xwOBA is the new Statcast hotness expected wOBA, which is based on launch angle and exit velocity and things like that. Judge has been getting the ball airborne since the All-Star break — again, 62.0% line drives and fly balls in the first half and 67.7% in the second half — yet the hits aren’t falling in as often. That’s baseball. We aren’t talking about a huge sample here, remember. Judge has put 34 balls in play since the All-Star break.

All of this is a long way of saying Judge is just slightly off at the plate. He hasn’t expanded the zone too much in the second half and when he does make contact, he’s still hitting the ball hard and he’s still hitting it in the air. The biggest issue has been the misses on pitches in the zone. Something’s off mechanically. You can blame the Home Run Derby if you want. That seems pretty lazy to me. (Judge’s slump started before the All-Star break.) Whatever it is, Judge is pretty great at making adjustments, and I think it’s only a matter of time until he gets straightened out.

As for Holliday, the eye test tells me he simply isn’t hitting the ball very hard these days. He isn’t hitting it hard and he isn’t getting it off the ground. A graph is worth a thousand words:

matt-holliday-contact

Yeah. That’s not good. It’s not just less hard contact. It’s less hard contact and more balls on the ground. Holliday’s ugly 28-game stretch started on June 12th, the first game of the West Coast trip in Anaheim. From Opening Day through June 11th: .375 xwOBA on all batted balls. Since June 12th: .276 xwOBA. That’s going from Anthony Rizzo (.378 wOBA) to Billy Hamilton (.276 wOBA).

So why has Holliday basically stopped hitting the ball hard? Two theories. One, he’s 37 and older hitters sometimes just stop hitting forever. We saw it with Alfonso Soriano three years ago, Alex Rodriguez two years ago, and Mark Teixeira one year ago. Or two, Holliday is still sick. Remember when he first came down with this mystery illness? It was out on that West Coast trip that started on June 12th. He first sat out a game in Oakland, in the second series on the trip, but who’s to say he hadn’t already been feeling it for a few days before that?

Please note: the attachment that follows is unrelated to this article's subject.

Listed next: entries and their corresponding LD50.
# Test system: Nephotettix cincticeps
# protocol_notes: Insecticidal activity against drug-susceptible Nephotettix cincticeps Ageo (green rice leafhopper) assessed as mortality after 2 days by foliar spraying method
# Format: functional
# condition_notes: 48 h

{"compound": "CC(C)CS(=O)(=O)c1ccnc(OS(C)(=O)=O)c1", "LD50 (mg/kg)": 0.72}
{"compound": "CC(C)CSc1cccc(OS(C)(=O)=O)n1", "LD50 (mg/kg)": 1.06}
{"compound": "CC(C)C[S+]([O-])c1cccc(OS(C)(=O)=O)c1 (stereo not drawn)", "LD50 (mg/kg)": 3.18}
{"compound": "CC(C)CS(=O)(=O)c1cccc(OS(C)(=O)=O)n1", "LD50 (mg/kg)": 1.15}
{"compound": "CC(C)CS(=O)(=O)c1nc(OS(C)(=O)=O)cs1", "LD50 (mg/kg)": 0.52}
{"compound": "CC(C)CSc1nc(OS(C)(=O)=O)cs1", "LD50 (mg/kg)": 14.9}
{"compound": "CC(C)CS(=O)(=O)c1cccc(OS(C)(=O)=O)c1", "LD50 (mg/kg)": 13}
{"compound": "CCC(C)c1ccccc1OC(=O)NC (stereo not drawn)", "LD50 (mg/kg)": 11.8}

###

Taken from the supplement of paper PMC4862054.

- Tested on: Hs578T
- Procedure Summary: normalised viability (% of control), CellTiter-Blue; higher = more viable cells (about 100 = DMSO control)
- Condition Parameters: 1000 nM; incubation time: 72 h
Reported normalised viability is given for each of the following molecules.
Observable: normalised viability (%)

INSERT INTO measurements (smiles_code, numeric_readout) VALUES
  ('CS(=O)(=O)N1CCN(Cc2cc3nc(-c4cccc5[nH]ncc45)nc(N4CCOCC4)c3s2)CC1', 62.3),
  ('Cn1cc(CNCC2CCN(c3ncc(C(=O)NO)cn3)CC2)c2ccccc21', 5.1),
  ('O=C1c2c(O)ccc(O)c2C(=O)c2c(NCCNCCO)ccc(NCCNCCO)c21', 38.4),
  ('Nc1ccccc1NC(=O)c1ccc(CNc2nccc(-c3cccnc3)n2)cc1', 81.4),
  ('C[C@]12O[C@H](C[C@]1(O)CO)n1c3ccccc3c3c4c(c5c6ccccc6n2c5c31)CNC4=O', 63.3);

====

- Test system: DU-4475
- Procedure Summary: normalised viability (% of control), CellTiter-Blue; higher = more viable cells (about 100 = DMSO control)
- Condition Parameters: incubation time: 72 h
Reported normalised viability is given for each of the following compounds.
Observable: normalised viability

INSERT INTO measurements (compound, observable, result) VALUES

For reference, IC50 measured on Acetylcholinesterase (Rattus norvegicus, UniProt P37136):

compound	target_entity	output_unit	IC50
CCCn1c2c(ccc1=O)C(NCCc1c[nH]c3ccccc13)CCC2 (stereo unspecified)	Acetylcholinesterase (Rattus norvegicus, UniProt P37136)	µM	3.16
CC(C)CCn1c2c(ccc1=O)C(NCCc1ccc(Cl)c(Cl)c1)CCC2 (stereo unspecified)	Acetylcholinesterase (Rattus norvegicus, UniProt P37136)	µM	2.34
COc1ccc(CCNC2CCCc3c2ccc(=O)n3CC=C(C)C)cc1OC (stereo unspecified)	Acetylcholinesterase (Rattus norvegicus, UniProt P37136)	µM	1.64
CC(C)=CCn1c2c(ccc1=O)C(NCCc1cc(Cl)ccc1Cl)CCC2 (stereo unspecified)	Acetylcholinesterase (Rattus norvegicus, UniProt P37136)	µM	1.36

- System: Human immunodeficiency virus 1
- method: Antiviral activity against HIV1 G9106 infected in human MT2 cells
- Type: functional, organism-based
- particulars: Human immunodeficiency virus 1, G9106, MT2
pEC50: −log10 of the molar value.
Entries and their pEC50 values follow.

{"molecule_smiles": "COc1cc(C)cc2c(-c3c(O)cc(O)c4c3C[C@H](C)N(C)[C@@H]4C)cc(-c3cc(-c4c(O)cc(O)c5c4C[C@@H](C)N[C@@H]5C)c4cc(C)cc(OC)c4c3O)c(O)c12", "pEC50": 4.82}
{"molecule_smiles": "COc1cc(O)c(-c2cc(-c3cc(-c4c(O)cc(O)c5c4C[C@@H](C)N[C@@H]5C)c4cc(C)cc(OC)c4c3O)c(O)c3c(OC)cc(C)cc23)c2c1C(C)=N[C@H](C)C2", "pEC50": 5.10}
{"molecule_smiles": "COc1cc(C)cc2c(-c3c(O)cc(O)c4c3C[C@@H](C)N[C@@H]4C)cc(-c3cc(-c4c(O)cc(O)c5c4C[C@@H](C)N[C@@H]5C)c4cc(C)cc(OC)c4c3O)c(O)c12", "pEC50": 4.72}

We’ve seen some older players go through miserable stretches in which they looked done — like done done — only to rebound later in the season. Raul Ibanez was pretty bad for most of the 2012 regular season before he started socking clutch dingers in September and October. Carlos Beltran looked completely washed in April and May in 2015 before turning it around and hitting like prime Beltran the rest of the season. Who’s to say Holliday can’t do the same?

With Judge, I see a hitter who is off a bit mechanically and missing hittable pitches. He hasn’t chased out of the zone too much, and when he puts the ball in play, it’s well-struck. With Holliday, I see a guy who flat out can’t hit the ball hard right now, and has a tough time hitting it in the air. That isn’t to say he’s broken forever. It doesn’t look very good right now though. These are two slumping hitters at different points of their careers slumping in different ways. One seems a tick off. The other makes you wonder if he’s done for good.

The Yankees have won seven of their last eight games while getting basically nothing from their three best first half hitters — Judge and Holliday have slumped, and Starlin Castro is on the disabled list — and that’s pretty impressive. The roster depth has picked those guys up. For the Yankees to win the AL East and make noise in the postseason though, they need Judge and Holliday (and Castro) to produce, so getting them to straighten things out is pretty damn important. I think Judge will figure it out soon enough. Holliday? I’m not so sure.

Thoughts following the 2017 trade deadline
Starlin Castro's ongoing hamstring issues could push Yankees into August trade market